Re: New Light Pollution Atlas w/o Snow Cover new [Re: Starman1]
      #3924133 - 07/15/10 09:20 PM

Great work. Thank you.

Dan in NY


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Tony Flanders
Postmaster
*****

Reged: 05/18/06

Loc: Cambridge, MA, USA
Re: New Light Pollution Atlas w/o Snow Cover new [Re: Starman1]
      #3924721 - 07/16/10 07:22 AM

Quote:

The issue of sky brightness' lack of correlation with the satellite light maps is well-known ... That factor seems to make any sort of absolute light pollution map unlikely unless you have annual averages for each site correlated to a color map.




Oh sure, but that's a separate issue. Obviously you're going to get significant variation from one night to another, from one time of night to another, and (in places with deciduous trees and/or snow) from one season to another.

But one would hope that on average, a red zone in one part of the world would be roughly -- vaguely -- equivalent to a red zone in another part of the world.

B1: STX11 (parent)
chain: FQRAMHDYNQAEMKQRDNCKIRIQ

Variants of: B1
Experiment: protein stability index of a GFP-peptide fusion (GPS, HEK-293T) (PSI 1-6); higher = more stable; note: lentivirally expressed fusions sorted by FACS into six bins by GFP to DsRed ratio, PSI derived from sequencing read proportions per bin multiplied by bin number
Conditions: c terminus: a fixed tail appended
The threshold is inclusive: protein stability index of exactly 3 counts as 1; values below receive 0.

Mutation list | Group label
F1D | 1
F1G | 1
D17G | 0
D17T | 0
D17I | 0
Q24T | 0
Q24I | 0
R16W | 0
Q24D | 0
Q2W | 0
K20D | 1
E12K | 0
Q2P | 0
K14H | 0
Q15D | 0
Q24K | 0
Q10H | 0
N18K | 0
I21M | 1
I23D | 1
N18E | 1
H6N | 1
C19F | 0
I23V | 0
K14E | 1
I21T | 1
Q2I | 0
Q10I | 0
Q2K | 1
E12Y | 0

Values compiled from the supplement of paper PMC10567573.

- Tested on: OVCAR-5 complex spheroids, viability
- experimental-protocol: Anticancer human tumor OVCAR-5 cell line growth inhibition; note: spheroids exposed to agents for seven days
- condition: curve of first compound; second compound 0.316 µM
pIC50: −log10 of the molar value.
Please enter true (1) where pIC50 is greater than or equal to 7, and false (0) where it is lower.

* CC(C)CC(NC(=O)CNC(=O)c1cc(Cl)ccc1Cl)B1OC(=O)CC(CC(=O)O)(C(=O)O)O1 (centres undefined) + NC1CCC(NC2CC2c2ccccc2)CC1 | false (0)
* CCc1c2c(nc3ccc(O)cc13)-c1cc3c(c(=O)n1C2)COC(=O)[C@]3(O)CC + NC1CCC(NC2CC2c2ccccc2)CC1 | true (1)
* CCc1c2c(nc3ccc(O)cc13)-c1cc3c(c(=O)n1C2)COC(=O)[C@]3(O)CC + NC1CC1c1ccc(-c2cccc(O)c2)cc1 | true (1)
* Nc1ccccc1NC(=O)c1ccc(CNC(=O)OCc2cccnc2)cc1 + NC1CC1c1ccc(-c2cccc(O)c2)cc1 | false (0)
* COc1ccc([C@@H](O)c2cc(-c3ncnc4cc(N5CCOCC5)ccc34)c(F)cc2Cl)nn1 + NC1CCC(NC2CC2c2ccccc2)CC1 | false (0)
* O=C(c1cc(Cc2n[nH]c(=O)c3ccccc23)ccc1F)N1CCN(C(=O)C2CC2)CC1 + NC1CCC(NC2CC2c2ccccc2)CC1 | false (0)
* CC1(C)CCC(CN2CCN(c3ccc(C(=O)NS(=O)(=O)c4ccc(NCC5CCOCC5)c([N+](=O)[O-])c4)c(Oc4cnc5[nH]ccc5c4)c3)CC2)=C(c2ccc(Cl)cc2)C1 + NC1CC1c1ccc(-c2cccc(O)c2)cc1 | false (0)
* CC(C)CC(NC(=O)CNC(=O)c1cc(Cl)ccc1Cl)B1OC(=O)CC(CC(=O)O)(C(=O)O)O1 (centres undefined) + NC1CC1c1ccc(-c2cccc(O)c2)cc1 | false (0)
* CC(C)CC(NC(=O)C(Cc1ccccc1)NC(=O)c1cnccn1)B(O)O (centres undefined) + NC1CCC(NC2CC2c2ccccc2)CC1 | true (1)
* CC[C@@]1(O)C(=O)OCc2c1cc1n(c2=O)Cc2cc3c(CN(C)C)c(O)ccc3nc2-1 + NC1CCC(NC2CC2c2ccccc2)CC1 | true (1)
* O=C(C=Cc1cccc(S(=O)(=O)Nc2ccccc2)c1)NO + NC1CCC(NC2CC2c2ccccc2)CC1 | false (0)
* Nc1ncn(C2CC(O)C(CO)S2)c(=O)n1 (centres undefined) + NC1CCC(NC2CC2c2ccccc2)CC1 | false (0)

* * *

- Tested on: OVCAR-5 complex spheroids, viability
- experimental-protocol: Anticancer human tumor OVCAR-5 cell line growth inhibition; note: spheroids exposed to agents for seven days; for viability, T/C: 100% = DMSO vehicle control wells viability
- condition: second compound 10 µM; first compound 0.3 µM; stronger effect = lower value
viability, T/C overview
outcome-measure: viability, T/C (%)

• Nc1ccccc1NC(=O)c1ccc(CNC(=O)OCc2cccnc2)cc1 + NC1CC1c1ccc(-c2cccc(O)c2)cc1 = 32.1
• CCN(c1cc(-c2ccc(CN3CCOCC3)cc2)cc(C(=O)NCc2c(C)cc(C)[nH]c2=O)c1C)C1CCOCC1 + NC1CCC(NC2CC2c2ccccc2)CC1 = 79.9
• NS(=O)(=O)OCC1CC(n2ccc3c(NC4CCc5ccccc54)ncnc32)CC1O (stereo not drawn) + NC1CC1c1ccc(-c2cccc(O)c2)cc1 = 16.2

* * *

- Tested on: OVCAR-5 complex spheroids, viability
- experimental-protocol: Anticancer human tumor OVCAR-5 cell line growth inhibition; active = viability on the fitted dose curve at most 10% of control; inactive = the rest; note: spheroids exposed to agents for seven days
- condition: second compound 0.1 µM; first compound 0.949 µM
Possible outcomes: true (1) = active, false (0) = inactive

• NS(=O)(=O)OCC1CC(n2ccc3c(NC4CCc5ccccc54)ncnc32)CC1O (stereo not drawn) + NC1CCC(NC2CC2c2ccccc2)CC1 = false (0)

However, it now seems pretty clear that this is not true. In the original Light Pollution Atlas, a red zone in a band stretching from New England and the Maritimes across the Upper Midwest seems to be on average roughly equivalent to an orange zone in a band stretching from CA to the Old South.


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Sarkikos
Postmaster
*****

Reged: 12/18/07

Loc: Suburban Maryland, USA
Re: New Light Pollution Atlas w/o Snow Cover new [Re: Tony Flanders]
      #3925266 - 07/16/10 12:57 PM